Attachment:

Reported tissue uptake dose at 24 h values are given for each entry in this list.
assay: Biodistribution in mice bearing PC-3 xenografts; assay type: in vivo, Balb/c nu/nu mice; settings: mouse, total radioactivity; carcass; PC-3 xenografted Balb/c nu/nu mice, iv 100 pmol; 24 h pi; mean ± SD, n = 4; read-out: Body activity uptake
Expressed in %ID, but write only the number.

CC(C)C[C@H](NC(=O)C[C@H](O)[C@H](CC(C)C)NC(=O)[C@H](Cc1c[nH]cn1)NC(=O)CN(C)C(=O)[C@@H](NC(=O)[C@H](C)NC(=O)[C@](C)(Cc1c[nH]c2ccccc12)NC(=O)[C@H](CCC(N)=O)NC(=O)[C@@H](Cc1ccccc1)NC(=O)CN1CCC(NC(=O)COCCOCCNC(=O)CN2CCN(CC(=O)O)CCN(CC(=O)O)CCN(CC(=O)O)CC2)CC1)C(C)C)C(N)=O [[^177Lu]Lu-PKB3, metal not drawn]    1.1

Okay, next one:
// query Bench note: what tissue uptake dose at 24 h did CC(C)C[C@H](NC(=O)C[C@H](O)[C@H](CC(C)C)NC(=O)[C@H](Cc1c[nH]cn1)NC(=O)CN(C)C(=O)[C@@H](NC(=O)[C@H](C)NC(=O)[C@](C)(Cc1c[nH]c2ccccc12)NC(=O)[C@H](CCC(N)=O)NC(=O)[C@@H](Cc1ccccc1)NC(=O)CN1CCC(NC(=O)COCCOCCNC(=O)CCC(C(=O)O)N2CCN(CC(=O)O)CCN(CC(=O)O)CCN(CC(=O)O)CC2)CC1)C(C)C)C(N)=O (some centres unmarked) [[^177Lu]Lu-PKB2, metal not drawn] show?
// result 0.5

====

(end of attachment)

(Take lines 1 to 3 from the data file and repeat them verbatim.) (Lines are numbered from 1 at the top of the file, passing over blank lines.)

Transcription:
Reported tissue uptake dose at 24 h values are given for each entry in this list.
assay: Biodistribution in mice bearing PC-3 xenografts; assay type: in vivo, Balb/c nu/nu mice; settings: mouse, total radioactivity; carcass; PC-3 xenografted Balb/c nu/nu mice, iv 100 pmol; 24 h pi; mean ± SD, n = 4; read-out: Body activity uptake
Expressed in %ID, but write only the number.